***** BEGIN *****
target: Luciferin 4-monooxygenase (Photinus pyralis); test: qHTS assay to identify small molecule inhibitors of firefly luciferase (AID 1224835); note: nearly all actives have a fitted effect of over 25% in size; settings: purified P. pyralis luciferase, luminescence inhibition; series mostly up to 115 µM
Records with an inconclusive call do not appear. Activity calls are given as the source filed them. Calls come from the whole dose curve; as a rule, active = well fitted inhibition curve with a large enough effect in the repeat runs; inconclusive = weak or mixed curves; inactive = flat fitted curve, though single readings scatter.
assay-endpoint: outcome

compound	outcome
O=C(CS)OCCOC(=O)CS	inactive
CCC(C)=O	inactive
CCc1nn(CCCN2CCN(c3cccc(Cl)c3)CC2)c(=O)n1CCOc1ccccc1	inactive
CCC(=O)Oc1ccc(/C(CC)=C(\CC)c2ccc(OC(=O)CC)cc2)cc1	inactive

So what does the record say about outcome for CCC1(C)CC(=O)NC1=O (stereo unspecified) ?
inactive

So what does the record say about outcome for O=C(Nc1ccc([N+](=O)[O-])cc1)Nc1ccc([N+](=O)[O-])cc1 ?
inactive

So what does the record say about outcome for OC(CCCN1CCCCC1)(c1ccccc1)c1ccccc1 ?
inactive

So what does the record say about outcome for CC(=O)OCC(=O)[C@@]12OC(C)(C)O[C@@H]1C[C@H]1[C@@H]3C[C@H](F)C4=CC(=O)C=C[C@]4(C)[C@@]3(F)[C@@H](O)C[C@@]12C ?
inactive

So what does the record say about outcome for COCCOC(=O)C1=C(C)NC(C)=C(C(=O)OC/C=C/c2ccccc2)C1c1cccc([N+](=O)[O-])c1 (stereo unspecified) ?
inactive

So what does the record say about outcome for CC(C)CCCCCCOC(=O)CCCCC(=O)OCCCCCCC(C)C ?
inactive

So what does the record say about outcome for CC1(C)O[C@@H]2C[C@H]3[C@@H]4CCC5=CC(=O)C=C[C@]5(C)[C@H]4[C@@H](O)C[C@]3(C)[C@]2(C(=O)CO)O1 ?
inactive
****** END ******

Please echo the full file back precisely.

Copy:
target: Luciferin 4-monooxygenase (Photinus pyralis); test: qHTS assay to identify small molecule inhibitors of firefly luciferase (AID 1224835); note: nearly all actives have a fitted effect of over 25% in size; settings: purified P. pyralis luciferase, luminescence inhibition; series mostly up to 115 µM
Records with an inconclusive call do not appear. Activity calls are given as the source filed them. Calls come from the whole dose curve; as a rule, active = well fitted inhibition curve with a large enough effect in the repeat runs; inconclusive = weak or mixed curves; inactive = flat fitted curve, though single readings scatter.
assay-endpoint: outcome

compound	outcome
O=C(CS)OCCOC(=O)CS	inactive
CCC(C)=O	inactive
CCc1nn(CCCN2CCN(c3cccc(Cl)c3)CC2)c(=O)n1CCOc1ccccc1	inactive
CCC(=O)Oc1ccc(/C(CC)=C(\CC)c2ccc(OC(=O)CC)cc2)cc1	inactive

So what does the record say about outcome for CCC1(C)CC(=O)NC1=O (stereo unspecified) ?
inactive

So what does the record say about outcome for O=C(Nc1ccc([N+](=O)[O-])cc1)Nc1ccc([N+](=O)[O-])cc1 ?
inactive

So what does the record say about outcome for OC(CCCN1CCCCC1)(c1ccccc1)c1ccccc1 ?
inactive

So what does the record say about outcome for CC(=O)OCC(=O)[C@@]12OC(C)(C)O[C@@H]1C[C@H]1[C@@H]3C[C@H](F)C4=CC(=O)C=C[C@]4(C)[C@@]3(F)[C@@H](O)C[C@@]12C ?
inactive

So what does the record say about outcome for COCCOC(=O)C1=C(C)NC(C)=C(C(=O)OC/C=C/c2ccccc2)C1c1cccc([N+](=O)[O-])c1 (stereo unspecified) ?
inactive

So what does the record say about outcome for CC(C)CCCCCCOC(=O)CCCCC(=O)OCCCCCCC(C)C ?
inactive

So what does the record say about outcome for CC1(C)O[C@@H]2C[C@H]3[C@@H]4CCC5=CC(=O)C=C[C@]5(C)[C@H]4[C@@H](O)C[C@]3(C)[C@]2(C(=O)CO)O1 ?
inactive